One of the most famous “sea monsters” of all time – so famous that her outline graces the Ocean of Pseudoscience Week logo – actually lives in a lake. I’m talking, of course, about “Nessie”, the Loch Ness monster.
Local reports of a bizarre creature inhabiting the Scottish lake go back over a thousand years, but the story became popularized in the 1930’s when Dr. Robert Kenneth Wilson took a now-famous photograph.
Nessie is believed by many to be a plesiosaur that somehow survived the extinction of the rest of her species. Propelled by public interest, numerous scientific expeditions have been launched over the decades to find her. Using SONAR, submersibles, and hydrophones, teams of experts from around the globe have consistently failed to find any sort of actual proof that Nessie is there.
Several explanations have been proposed for the sightings and Dr. Wilson’s photograph. Some experts have proposed that tourists eager to see Nessie have, in their excitement, misidentified common animals (eels, seals, large fish) or common objects (logs). Others have a simpler explanation – people who want to become part of the legend are making up stories.
The most interesting explanation for Dr. Wilson’s photo I’ve heard is that it’s of an elephant’s trunk (check out this National Geographic article on the subject). Yes, I know that elephants don’t live in Scotland, but I challenge you to show me something in that photograph that proves it was taken in Loch Ness. Again, a simpler explanation exists – the photo was faked. According to the Museum of Hoaxes, Christian Spurling confessed on his deathbed in 1994 to helping fake the picture using a toy submarine and a plastic model of a plesiosaur head. He allegedly gave the photo to Dr. Wilson who would be more likely to be believed.
While Nessie is the most famous Lake Monster, there are many others. My family regularly vacations in upstate New York, and I grew up hearing tales of Champ (the Lake Champlain monster). The story is similar in most cases – some locals swear that something lives in the lake, lots of witnesses claim to have seen something, and not a shred of evidence exists to prove any of it.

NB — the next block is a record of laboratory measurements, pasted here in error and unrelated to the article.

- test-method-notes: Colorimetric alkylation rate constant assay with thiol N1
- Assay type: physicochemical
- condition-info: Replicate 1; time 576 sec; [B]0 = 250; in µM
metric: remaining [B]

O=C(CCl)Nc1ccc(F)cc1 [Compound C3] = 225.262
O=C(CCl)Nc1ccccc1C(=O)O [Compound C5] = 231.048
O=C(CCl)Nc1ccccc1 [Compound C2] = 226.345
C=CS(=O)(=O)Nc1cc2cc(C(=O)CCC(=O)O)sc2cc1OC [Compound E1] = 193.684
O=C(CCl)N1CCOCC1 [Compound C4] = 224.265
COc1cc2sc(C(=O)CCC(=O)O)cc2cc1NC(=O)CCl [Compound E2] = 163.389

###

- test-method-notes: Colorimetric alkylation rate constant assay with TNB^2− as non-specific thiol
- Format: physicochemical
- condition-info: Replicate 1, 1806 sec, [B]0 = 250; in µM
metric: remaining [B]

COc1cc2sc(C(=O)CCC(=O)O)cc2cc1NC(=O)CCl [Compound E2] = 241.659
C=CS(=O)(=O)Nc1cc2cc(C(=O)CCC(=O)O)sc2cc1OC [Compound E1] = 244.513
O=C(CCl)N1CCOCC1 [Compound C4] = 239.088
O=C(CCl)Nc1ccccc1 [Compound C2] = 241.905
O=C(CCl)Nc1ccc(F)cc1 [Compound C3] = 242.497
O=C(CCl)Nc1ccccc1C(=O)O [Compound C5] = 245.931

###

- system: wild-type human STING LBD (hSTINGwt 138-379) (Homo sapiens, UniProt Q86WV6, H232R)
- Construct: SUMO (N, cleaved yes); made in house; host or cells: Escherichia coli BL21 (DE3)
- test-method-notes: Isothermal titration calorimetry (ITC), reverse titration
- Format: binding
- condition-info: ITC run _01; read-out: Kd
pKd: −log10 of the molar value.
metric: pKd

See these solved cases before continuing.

Nessie easily earns a place in our list of favorite sea monsters.
Nessie Loch Ness Monster and the Black Man without a face date 1949-
Artist Maurits Cornelis ESCHER 1898-1972 NL
June 29th 2010, Rome
Great works of art
Andrea Dipré, famous art critique with Antonio Prospero, CEO of the Escher-
Welcome to you all by Andrea Dipré, presenter of the program The Great Works
of art. The subject of today’s program is a drawing of exceptional and
fundamental importance due to its artistic value by the Dutch graphic artist
and engraver Maurits Cornelis Escher who, with his genius, tackled the
geometrical representation of art.
One of his works was found by chance a few years ago, stashed away for decades
in an old and forgotten garage in a small village in the southern region of
Campania. This work is of extraordinary importance.
Escher was loved by scientists, mathematicians and logicians. The work is
dedicated to the myth of the Monster of Loch Ness known as Nessie.
The picture is held together in a wooden oak frame and depicts a mysterious
figure playing a fife who seems to be enchanting the sea creature with his
Here you can see a life-size photo of the original, which is well hidden in a
secret location. On the back of the picture there is the signature of Escher
himself as confirmed by a scientific study of his calligraphy.
The work is a charcoal drawing measuring 53 cm x 42 cm. This extraordinary
piece of art was found, as said above, by chance by policeman Raffaele De Feo.
The calligraphy and signature have been officially recognized. The work is of
amazing importance also due to the sightings of the Monster of Loch Ness which
began in the 1930s.
The work was given to policeman Rafaelle De Feo’s mother and brought to Italy
a few years later to Volturara Irpina a small village in the southern province
of Avellino . Escher managed to represent the essence of Nessie. Here is the
life-size photo of the picture. You can contact the owner or Mr. Prospero for
more information, and have the chance to see the original which belongs to myth
rather than history.
The work, I remind you, is an Escher, the great Dutch artist who was born in
1898 and died in 1972. Mr. Prospero is also working hard to make the piece of
art obtain the recognition it deserves. It has already had great success by a
vast public, but my wish is for it to obtain even larger and wider popularity.